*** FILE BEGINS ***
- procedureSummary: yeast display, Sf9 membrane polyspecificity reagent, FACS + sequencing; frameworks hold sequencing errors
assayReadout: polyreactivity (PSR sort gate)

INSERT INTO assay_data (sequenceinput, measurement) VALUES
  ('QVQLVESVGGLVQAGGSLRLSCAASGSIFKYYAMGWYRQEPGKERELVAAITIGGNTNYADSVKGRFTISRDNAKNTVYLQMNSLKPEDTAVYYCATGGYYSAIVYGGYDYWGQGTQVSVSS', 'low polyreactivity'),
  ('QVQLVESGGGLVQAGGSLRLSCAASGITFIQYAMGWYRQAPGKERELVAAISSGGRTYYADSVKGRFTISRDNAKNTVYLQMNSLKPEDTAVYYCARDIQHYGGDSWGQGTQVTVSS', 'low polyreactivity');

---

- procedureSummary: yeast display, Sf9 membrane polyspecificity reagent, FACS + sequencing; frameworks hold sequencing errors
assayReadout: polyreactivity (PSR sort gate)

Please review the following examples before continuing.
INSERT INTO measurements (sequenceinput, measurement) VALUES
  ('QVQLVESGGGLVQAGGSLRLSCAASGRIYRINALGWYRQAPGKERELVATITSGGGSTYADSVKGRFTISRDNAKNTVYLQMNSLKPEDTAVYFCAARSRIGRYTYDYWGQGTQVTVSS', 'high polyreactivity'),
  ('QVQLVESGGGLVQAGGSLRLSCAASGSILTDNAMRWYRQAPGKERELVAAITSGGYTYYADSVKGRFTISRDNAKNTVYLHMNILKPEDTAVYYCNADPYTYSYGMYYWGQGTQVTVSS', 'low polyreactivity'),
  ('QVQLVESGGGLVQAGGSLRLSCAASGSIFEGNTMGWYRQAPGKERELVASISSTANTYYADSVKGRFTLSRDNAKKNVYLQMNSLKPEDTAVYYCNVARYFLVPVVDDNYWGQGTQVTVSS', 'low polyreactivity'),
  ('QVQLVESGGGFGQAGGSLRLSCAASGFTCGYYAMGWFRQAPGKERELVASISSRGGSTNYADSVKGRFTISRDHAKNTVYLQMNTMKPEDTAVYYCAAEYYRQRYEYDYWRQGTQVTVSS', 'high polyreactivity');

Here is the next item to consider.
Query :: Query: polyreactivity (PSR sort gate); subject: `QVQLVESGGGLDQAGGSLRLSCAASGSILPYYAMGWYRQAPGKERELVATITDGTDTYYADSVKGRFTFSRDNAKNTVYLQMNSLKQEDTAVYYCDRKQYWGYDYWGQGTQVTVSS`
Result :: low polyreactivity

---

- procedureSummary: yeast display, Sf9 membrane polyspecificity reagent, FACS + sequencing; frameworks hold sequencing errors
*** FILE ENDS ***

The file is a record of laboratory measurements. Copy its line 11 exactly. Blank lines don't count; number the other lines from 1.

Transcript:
  ('QVQLVESGGGLVQAGGSLRLSCAASGRIYRINALGWYRQAPGKERELVATITSGGGSTYADSVKGRFTISRDNAKNTVYLQMNSLKPEDTAVYFCAARSRIGRYTYDYWGQGTQVTVSS', 'high polyreactivity'),